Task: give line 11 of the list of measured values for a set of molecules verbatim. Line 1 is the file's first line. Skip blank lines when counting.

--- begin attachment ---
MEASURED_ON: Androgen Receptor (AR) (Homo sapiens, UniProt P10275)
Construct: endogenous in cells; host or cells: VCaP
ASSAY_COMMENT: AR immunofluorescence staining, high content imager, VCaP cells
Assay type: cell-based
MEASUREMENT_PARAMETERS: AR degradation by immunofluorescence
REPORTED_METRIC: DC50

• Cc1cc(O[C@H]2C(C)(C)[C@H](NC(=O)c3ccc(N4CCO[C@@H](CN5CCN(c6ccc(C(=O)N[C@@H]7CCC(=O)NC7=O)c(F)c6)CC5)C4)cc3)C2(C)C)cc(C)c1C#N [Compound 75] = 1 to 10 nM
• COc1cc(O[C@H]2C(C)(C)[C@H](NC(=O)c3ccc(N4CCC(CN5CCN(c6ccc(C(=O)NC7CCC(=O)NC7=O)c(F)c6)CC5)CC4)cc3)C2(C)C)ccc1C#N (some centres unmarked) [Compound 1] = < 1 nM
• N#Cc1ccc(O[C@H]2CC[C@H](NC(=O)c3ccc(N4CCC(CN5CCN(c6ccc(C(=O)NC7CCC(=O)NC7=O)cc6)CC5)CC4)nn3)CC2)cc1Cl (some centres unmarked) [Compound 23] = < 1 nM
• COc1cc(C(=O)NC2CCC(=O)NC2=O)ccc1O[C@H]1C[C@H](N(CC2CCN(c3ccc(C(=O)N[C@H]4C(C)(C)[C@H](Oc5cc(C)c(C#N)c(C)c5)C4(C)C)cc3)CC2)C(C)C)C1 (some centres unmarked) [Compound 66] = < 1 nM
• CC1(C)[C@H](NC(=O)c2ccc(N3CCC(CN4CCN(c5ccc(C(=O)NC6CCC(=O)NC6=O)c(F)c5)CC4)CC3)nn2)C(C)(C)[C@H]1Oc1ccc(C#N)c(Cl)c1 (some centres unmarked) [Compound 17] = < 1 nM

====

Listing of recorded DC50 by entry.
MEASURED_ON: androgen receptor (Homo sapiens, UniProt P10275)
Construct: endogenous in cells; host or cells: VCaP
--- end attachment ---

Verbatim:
• CC1(C)[C@H](NC(=O)c2ccc(N3CCC(CN4CCN(c5ccc(C(=O)NC6CCC(=O)NC6=O)c(F)c5)CC4)CC3)nn2)C(C)(C)[C@H]1Oc1ccc(C#N)c(Cl)c1 (some centres unmarked) [Compound 17] = < 1 nM